And then there’s the mini-games, which is how objectives are completed instead of boss battles. Spoiler alert: the game DOES end on relatively satisfying traditional boss battle (which is easily the highlight of the game, with a concept about converting bad qualities to good ones that I’d LOVED to see explored more). But there’s only one. Otherwise, objectives are completed by performing mini-games of various quality. Some feel like carnival games, like navigating the ship through a pathway where the ends can’t touch the path. Some are so easy I genuinely think I could have beaten them blindfolded, like a Pong-style mini-game that I won by outscoring my opponent by 250 points. Then it repeated the next stage and suddenly the CPU was pre-trainwreck Hope Solo I was playing against and needed multiple attempts to finish. A shooting gallery-style claw game where you have to wait for a clear path to do one of those cartoonish extendo-hands saw me fuck up multiple times but get a pass anyway. I’d rather had boss fights and didn’t get why these big moments were being decided by tech-demo quality mini-games, but whatever.

Weirdly enough, the games that Vitamin Connection reminds me most of is Feel the Magic XY/XX and the Rub Rabbits for the original Nintendo DS. The mini-games feel like DS/Wii launch-quality ones. 2004 style mini-games in 2020.

And then there’s the dance-off, which repeats several times and made me want to rip my hair out. I have NO rhythm and forcing this shit upon players is a dick move. Which is fitting since it’s done to a beat.

Giving that one time to sink in.

And we’re good.

If I had known this mini-game was in there as prominently as it is, I’d never even given Vitamin Connection a second look it. I’m not suitable for this. I fucking HATE rhythm games and I especially hate non-music games that shoehorn this crap into the games. I’m so fucking happy you guys liked Guitar Hero and Rock Band and their ilk. A lot of us didn’t, and we don’t want to be forced to play games like it MULTIPLE TIMES in what we’re expecting is a quirky shmup. It just ain’t cool. In level one, I was annoyed by it and relieved when it was done. In level two, I was frustrated they brought it back and nervous when it was done. Five levels deep and having that fucking game show up yet again almost made me throw my Switch in rage as I screamed “WHY? WHAT THE FUCK MADE THIS GUY THINK PEOPLE WANT TO KEEP PLAYING THIS SHIT?”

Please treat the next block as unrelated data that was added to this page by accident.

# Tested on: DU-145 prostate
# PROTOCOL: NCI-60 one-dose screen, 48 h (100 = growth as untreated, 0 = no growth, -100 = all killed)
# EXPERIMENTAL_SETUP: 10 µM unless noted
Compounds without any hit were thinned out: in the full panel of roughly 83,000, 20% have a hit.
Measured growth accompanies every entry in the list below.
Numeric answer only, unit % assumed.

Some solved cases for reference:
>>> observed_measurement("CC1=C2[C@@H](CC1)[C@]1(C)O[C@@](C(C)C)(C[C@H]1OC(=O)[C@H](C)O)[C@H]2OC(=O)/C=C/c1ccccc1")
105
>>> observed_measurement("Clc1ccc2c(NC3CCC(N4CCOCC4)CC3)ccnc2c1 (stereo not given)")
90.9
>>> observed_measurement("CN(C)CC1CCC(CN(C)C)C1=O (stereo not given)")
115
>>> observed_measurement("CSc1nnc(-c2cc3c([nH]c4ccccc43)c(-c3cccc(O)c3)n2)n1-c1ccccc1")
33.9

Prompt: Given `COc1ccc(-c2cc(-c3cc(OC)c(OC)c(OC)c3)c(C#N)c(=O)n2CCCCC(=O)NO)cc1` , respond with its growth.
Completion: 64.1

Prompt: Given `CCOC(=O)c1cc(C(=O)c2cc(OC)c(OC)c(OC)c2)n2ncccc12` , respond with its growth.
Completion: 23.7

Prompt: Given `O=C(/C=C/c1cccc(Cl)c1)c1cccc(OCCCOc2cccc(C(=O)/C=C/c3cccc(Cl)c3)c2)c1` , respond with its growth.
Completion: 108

And, for me, it really took the enjoyment out of the game, because I just could not do this. More than once, I had to have my Dad or Angela beat it for me. Sorry to say it, but these single-handedly ruined Vitamin Connection for me. The dance-off game sucks. I didn’t even want to play it once. When it kept showing up over and over and over, I started to dread playing Vitamin Connection. Whatever fun I was having, which wasn’t like “holy shit this is so incredibly fun that I can’t believe how much fun it is!” to begin with was ruined by the forced repeats of the same goddamned mini-game! A tremendously funny story (the bit where the dog eyes the chocolate bar had me laughing my ass off because it’s exactly how I picture my dogs see food) and fun primary (?) game mechanic are wrecked by a game from a completely different genre showing up like digital herpes when you don’t want it. I’d preferred having no boss fight or special event moment at all to this. Why the developer chose a really badly done rhythm game to be the mini-game that repeats the most is beyond me.

The biggest annoyance is that there’s no quick-reset option, so if you get off to a bad start and know it’s unlikely you’ll pass, you have to just kill yourself to restart. Pausing to restart takes you to the last junction you reached instead of restarting the mini-game.

Vitamin Connection is not a typical indie. It’s got AAA quality music design and story-telling. It could have been something special. I hear it has been in development quite a while, but I think it needed even more time. Mini-games probably shouldn’t have repeated at all, let alone as many times as they do. They become such unwelcome interruptions that you really just want to get them over with. Not that Vitamin Connection was perfect without them. Using gyroscopic controls was misguided, enemies aren’t varied enough, and the claw mechanics seem optimized for co-op, which feels like those who prefer their gaming solo, by choice or otherwise, are gated out of full enjoyment. And really, after a while the mini-games become an outright slog. If they couldn’t have done 15 to 20 different mini-games, I’m not sure this is what they should have done at all with clearing checkpoints. I went from enjoying Vitamin Connection to being annoyed by it to being outright angry with it. It doesn’t seem to know what kind of game it wants to be, and by attempting to be something for everyone, it ended up being a game not for me.

Vitamin Connection was developed by WayForward
Point of Sale: Nintendo Switch

$19.99 popped a pill in the making of this review.

A pre-release review code was supplied to Indie Gamer Chick. On February 20, 2020, a copy was purchased by Cathy out of pocket. Sorry it took so long to get to this. I’m on a pinball kick right now.